Barnes is now married to the mother of his children, but he spent a few years playing around. He describes his mother and father as alcoholics, and he says he never saw much of his father growing up.

"I was a dog, man, I'm gonna be truthful with you. Then one day I slowed down, and I realized I am doing the same thing my father did to me. And I said, No way. That is not going to happen to my kids. I want my kids to have hope for a better future. When you don't have hope, you do some stupid things with your life. I just want to be the best father I can be for my children."

Barnes is trying to obtain custody of one of his children from another relationship. "I've been going to court to get custody of my kid for five years," he says. "Fiveyears. I even had a judge say to me once, You must like coming here for the free legal services. I just looked at him. I pay my attorney. I was angry, but you see what I mean?"

Resources for teen fathers are in short supply. Non-profit agencies like In Control and the Rochester Fatherhood Resource Initiative have managed to survive in a climate of dwindling financial support. Fatherhood programs seem to start up one year and lose funding the next. This makes it hard for other agencies to refer people to them.

"There's a serious need for this type of program," says Melissa Woods, transitional-living program manager for The Center for Youth, which works with runaway and homeless teens. "But when you go to refer someone, you find out they aren't there any more. We see far more young girls that are or are about to become mothers. They will come inside and follow through on the services. The boys will most likely stay out on the street."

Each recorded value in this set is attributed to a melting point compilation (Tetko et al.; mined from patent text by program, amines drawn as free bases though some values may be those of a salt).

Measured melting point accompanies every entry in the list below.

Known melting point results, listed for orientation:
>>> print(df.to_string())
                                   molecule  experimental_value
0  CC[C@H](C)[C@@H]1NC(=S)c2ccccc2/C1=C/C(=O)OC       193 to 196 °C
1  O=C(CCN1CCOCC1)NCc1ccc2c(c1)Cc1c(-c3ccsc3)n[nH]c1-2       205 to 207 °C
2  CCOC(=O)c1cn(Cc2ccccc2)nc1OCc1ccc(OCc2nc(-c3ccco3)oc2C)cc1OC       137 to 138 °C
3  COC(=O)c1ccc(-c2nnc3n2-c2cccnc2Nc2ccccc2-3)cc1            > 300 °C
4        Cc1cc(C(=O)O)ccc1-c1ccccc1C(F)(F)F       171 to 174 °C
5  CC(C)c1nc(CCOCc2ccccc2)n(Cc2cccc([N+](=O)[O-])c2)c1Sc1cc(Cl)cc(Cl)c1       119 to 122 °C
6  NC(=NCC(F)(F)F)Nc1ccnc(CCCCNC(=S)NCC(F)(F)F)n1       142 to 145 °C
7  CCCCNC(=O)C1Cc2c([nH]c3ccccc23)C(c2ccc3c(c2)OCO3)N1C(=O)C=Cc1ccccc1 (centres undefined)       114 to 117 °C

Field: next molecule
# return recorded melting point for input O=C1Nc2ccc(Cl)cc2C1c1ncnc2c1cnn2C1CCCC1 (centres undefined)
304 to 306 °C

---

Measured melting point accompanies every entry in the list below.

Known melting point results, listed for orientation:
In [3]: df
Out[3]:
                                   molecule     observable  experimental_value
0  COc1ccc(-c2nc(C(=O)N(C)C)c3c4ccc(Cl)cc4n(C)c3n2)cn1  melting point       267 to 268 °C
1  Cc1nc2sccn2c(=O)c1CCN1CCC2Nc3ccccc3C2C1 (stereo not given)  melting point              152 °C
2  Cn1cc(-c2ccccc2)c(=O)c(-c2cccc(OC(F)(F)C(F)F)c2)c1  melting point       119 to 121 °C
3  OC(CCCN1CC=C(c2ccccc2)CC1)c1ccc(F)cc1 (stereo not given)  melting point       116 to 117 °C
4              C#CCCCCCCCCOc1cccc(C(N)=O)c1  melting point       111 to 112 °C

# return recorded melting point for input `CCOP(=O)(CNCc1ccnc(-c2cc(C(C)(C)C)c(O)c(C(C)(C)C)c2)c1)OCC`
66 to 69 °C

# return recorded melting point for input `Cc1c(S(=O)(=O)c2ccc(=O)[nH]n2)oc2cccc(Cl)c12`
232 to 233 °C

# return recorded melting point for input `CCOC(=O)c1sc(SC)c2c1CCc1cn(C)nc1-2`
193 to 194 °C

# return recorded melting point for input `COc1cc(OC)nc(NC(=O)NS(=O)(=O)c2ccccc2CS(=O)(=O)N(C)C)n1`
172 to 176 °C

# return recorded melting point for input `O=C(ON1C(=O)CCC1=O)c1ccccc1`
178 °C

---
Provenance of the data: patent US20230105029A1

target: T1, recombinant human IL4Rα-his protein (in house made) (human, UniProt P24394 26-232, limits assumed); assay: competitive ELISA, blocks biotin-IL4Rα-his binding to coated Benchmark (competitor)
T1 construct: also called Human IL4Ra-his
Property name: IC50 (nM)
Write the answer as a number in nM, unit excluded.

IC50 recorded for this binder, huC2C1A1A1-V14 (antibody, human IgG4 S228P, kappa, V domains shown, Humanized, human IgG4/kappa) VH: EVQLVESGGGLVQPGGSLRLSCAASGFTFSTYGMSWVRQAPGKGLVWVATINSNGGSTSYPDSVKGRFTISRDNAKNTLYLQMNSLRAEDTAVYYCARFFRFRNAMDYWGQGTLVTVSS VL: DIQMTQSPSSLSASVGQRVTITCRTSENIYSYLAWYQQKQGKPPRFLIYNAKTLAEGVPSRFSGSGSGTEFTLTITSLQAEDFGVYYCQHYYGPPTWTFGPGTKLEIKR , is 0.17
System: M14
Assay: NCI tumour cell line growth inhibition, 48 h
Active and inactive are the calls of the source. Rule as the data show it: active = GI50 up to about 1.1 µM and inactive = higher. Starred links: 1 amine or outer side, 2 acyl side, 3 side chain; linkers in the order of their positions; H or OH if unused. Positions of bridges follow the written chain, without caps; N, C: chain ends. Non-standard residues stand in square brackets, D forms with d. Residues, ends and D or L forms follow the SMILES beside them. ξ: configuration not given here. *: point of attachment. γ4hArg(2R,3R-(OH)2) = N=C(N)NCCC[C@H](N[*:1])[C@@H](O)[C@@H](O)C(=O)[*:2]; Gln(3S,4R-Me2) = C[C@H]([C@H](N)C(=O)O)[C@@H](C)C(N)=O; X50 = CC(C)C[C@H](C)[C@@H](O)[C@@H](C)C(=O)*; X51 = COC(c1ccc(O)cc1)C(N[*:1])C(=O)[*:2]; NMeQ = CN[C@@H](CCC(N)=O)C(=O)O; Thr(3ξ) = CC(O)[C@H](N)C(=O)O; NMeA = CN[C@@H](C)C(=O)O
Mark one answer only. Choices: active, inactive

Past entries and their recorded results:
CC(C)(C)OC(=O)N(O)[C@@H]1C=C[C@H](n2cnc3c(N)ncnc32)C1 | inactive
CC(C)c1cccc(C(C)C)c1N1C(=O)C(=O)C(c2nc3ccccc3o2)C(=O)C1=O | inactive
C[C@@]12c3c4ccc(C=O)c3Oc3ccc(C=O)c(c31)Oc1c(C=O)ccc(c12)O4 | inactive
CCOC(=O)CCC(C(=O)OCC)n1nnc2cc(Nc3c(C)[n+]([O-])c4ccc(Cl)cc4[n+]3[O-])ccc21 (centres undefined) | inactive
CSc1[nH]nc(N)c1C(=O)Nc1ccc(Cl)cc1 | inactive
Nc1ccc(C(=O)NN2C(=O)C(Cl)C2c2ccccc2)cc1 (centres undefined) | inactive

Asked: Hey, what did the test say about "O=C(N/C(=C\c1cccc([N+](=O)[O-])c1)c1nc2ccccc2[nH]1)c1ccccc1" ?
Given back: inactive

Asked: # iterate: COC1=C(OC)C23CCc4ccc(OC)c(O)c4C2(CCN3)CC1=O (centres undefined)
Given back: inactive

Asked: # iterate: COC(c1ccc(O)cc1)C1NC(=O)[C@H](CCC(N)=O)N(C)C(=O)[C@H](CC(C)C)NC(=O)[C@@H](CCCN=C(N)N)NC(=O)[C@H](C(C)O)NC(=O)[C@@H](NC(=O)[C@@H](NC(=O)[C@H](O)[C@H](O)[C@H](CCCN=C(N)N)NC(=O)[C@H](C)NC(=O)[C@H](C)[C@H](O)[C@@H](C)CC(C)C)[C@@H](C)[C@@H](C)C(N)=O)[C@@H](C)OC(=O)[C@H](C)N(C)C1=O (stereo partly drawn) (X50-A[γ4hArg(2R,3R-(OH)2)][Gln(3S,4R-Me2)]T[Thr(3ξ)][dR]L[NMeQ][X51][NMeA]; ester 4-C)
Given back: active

"We have eight apartments that we fully finance for youth that are in crisis," says Woods. "Three are for parenting teens, and even if it happened to be a single father with his baby, we would still include that young man and his baby."

Pat Johnson, The Center's coordinator for runaway and homeless services, says she agrees with both Williams and Powell. "These young males do want to be good fathers, and they will make the life decisions they need to make to share responsibility for their child," she says. "They will choose a job that they might not otherwise want to pursue, like the military, so they can get the benefits. So they can provide food, shelter, and clothing."

The Rochester school district has also recognized the need to support fathers and help them develop parenting skills. Davis Passmore, coordinator for the district's Fatherhood Initiative and LeadershipAcademy, presents workshops throughout the year for fathers of all ages, including teens. The emphasis is on the importance of fathers being involved in their child's education.

When that happens, "that child is going to do better in school," says Passmore. "Even if the mother and father are not living together, they must come together for the sake of that child's future."

Poverty and teen pregnancy are intertwined and cyclical, says Passmore. "We have to start with one generation, and break it," he says.